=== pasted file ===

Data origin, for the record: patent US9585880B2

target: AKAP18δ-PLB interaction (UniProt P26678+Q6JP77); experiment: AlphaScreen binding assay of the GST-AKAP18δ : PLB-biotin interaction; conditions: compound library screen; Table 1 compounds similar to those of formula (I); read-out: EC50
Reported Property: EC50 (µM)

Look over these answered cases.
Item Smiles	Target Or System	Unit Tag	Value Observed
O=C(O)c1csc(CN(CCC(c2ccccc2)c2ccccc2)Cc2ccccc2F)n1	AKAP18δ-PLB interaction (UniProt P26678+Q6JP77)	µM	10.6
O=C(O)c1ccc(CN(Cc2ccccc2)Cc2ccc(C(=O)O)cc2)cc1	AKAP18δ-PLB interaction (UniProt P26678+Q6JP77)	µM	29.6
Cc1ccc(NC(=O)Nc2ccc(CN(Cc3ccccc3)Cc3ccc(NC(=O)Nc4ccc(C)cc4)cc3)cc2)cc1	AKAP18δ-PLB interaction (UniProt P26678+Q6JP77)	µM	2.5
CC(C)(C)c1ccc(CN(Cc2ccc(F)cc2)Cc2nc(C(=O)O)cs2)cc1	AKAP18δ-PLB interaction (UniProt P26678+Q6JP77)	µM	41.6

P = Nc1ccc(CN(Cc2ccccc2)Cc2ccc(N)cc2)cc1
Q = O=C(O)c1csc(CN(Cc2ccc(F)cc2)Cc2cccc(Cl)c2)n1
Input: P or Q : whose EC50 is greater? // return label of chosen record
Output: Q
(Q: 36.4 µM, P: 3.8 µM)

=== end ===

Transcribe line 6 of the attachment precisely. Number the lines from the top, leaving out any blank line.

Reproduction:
O=C(O)c1csc(CN(CCC(c2ccccc2)c2ccccc2)Cc2ccccc2F)n1	AKAP18δ-PLB interaction (UniProt P26678+Q6JP77)	µM	10.6